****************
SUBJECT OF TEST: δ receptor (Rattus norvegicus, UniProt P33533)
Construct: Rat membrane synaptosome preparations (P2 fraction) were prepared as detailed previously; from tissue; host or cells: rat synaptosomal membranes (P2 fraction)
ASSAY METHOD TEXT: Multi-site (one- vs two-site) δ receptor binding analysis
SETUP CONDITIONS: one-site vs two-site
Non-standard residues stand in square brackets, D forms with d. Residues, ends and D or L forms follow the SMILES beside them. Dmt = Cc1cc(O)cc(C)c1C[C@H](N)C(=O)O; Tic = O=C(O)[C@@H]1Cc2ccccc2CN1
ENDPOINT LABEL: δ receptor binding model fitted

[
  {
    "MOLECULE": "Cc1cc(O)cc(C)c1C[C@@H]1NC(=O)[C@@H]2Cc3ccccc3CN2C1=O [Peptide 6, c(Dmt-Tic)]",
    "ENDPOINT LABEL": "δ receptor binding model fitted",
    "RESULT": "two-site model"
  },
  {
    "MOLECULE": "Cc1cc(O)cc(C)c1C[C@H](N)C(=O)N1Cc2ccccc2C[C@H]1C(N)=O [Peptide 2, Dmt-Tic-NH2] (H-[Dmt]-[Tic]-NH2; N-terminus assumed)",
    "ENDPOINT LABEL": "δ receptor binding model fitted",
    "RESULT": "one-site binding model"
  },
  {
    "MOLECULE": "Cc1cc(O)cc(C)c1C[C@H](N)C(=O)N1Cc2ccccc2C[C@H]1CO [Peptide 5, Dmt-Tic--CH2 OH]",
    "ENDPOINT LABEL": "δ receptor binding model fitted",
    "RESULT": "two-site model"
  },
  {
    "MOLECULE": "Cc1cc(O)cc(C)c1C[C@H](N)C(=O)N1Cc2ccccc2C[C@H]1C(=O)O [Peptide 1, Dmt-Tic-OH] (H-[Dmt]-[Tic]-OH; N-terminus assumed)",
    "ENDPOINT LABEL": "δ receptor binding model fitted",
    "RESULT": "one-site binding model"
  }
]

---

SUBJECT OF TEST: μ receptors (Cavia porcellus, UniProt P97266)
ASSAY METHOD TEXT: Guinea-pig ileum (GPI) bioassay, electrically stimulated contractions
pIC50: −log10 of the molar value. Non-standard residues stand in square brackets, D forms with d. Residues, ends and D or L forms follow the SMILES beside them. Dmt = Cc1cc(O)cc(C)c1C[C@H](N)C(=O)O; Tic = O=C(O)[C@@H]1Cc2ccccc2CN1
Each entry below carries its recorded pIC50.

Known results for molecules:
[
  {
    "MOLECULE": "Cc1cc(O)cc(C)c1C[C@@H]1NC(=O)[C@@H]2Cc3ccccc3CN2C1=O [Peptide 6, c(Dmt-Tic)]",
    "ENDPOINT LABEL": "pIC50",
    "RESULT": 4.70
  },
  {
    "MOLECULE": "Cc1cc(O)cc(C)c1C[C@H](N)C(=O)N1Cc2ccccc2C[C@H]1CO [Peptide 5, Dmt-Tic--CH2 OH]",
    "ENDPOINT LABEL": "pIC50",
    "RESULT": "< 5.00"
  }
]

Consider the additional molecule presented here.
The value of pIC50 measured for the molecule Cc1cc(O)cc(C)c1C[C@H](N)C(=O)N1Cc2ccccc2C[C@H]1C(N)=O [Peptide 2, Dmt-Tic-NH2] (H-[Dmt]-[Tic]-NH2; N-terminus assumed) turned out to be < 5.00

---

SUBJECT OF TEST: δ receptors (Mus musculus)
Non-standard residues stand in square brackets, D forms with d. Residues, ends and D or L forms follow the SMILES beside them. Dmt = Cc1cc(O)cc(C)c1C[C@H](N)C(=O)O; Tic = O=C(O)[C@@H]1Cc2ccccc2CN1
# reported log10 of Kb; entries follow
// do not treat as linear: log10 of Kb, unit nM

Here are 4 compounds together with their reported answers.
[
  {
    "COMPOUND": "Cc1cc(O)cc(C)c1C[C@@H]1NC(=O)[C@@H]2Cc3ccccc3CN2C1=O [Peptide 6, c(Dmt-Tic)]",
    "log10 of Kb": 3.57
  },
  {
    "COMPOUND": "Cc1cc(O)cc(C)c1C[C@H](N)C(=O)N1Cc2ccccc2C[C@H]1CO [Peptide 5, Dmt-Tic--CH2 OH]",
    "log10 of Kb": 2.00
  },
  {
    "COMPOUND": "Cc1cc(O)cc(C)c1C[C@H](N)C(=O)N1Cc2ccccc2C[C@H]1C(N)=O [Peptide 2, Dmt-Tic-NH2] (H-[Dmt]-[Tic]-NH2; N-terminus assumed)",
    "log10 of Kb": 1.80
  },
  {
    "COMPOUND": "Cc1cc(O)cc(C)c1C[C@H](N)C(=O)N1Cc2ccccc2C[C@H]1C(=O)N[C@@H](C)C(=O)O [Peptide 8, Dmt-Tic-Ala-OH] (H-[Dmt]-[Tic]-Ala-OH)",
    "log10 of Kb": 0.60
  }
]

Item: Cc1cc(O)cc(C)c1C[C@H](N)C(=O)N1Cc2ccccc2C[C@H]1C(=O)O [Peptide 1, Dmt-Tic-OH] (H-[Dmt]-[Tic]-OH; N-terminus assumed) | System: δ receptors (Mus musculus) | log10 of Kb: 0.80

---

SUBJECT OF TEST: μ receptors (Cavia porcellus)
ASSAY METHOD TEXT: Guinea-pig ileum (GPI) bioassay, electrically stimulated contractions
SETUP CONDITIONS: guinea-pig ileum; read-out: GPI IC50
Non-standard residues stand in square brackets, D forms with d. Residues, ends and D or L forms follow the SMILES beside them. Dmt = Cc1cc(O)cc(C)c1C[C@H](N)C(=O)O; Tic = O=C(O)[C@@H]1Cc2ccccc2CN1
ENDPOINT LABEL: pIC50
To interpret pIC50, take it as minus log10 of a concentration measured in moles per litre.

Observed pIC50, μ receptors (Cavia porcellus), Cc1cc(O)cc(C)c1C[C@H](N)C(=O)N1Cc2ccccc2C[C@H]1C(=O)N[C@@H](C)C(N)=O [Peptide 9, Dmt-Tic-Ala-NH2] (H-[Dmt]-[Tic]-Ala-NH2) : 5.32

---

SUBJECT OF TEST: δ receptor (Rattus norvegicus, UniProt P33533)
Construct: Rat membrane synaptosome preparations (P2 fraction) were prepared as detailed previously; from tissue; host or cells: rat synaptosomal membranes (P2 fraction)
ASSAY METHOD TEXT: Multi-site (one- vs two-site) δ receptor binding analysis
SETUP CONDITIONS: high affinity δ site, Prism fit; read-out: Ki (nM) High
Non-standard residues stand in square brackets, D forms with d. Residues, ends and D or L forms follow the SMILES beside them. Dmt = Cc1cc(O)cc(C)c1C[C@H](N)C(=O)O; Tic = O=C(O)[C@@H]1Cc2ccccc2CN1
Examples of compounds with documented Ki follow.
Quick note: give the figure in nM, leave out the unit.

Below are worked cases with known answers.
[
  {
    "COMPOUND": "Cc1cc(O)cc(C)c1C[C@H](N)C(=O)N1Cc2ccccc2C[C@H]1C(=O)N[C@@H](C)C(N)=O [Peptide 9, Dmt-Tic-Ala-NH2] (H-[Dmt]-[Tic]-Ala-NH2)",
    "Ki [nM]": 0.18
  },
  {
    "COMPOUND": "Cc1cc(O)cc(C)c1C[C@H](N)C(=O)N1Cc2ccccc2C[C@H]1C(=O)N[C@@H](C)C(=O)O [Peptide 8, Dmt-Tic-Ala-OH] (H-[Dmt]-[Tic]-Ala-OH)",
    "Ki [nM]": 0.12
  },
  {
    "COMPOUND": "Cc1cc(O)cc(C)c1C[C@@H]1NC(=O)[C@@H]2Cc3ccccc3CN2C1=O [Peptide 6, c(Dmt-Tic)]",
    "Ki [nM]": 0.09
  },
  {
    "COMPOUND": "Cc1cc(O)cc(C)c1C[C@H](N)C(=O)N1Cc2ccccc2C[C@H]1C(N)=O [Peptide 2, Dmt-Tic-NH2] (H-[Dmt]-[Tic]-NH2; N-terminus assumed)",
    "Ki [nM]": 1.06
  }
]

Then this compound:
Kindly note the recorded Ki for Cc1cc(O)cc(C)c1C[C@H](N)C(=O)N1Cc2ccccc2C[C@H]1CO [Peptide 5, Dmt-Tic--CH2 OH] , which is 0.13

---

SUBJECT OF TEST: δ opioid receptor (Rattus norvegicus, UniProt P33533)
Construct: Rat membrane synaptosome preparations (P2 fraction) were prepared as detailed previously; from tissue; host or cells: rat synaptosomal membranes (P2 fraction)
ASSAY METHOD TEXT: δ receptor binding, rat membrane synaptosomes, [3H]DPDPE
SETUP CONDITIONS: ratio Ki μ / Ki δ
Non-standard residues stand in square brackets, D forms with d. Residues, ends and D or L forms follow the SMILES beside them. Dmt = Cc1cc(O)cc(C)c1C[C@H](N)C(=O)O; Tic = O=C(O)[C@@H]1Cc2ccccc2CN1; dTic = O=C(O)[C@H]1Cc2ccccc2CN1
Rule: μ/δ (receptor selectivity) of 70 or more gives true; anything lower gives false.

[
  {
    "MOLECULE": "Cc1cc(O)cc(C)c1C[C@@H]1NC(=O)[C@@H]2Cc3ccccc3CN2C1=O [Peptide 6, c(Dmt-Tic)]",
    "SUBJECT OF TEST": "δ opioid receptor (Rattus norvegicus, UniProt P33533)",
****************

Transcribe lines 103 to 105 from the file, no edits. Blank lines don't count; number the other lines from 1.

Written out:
  },
  {
    "COMPOUND": "Cc1cc(O)cc(C)c1C[C@H](N)C(=O)N1Cc2ccccc2C[C@H]1C(N)=O [Peptide 2, Dmt-Tic-NH2] (H-[Dmt]-[Tic]-NH2; N-terminus assumed)",